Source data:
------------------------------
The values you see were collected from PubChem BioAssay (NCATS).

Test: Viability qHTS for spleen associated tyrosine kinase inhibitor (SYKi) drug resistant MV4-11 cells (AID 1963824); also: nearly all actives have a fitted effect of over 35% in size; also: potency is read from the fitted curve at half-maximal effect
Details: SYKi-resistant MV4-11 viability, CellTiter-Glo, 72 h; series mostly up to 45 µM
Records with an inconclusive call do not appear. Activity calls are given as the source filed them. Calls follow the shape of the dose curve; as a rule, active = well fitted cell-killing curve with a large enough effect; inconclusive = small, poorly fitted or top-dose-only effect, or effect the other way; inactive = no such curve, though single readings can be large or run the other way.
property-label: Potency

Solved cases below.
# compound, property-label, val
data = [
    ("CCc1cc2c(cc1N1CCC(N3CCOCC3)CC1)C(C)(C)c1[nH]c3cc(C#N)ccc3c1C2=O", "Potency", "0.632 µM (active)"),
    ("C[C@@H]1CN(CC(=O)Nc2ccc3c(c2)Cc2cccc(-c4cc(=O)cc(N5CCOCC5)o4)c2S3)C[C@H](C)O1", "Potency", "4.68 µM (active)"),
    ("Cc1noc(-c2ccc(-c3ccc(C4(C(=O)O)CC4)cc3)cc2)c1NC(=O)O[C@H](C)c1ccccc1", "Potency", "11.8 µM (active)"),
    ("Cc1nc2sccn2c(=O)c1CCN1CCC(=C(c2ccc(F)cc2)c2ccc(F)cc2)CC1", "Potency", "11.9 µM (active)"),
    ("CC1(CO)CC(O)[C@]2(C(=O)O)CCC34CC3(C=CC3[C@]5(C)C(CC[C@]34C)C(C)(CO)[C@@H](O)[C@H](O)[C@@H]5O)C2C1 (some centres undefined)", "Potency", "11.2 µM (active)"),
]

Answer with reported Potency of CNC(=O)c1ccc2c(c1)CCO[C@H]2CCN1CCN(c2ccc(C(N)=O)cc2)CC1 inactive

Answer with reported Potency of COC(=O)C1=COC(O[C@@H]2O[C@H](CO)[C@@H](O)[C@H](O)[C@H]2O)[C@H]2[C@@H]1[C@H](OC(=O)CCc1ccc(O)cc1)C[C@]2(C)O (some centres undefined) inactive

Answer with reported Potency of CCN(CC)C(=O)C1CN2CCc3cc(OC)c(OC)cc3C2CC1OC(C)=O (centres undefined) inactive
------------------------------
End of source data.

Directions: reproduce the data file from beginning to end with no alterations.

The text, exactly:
The values you see were collected from PubChem BioAssay (NCATS).

Test: Viability qHTS for spleen associated tyrosine kinase inhibitor (SYKi) drug resistant MV4-11 cells (AID 1963824); also: nearly all actives have a fitted effect of over 35% in size; also: potency is read from the fitted curve at half-maximal effect
Details: SYKi-resistant MV4-11 viability, CellTiter-Glo, 72 h; series mostly up to 45 µM
Records with an inconclusive call do not appear. Activity calls are given as the source filed them. Calls follow the shape of the dose curve; as a rule, active = well fitted cell-killing curve with a large enough effect; inconclusive = small, poorly fitted or top-dose-only effect, or effect the other way; inactive = no such curve, though single readings can be large or run the other way.
property-label: Potency

Solved cases below.
# compound, property-label, val
data = [
    ("CCc1cc2c(cc1N1CCC(N3CCOCC3)CC1)C(C)(C)c1[nH]c3cc(C#N)ccc3c1C2=O", "Potency", "0.632 µM (active)"),
    ("C[C@@H]1CN(CC(=O)Nc2ccc3c(c2)Cc2cccc(-c4cc(=O)cc(N5CCOCC5)o4)c2S3)C[C@H](C)O1", "Potency", "4.68 µM (active)"),
    ("Cc1noc(-c2ccc(-c3ccc(C4(C(=O)O)CC4)cc3)cc2)c1NC(=O)O[C@H](C)c1ccccc1", "Potency", "11.8 µM (active)"),
    ("Cc1nc2sccn2c(=O)c1CCN1CCC(=C(c2ccc(F)cc2)c2ccc(F)cc2)CC1", "Potency", "11.9 µM (active)"),
    ("CC1(CO)CC(O)[C@]2(C(=O)O)CCC34CC3(C=CC3[C@]5(C)C(CC[C@]34C)C(C)(CO)[C@@H](O)[C@H](O)[C@@H]5O)C2C1 (some centres undefined)", "Potency", "11.2 µM (active)"),
]

Answer with reported Potency of CNC(=O)c1ccc2c(c1)CCO[C@H]2CCN1CCN(c2ccc(C(N)=O)cc2)CC1 inactive

Answer with reported Potency of COC(=O)C1=COC(O[C@@H]2O[C@H](CO)[C@@H](O)[C@H](O)[C@H]2O)[C@H]2[C@@H]1[C@H](OC(=O)CCc1ccc(O)cc1)C[C@]2(C)O (some centres undefined) inactive

Answer with reported Potency of CCN(CC)C(=O)C1CN2CCc3cc(OC)c(OC)cc3C2CC1OC(C)=O (centres undefined) inactive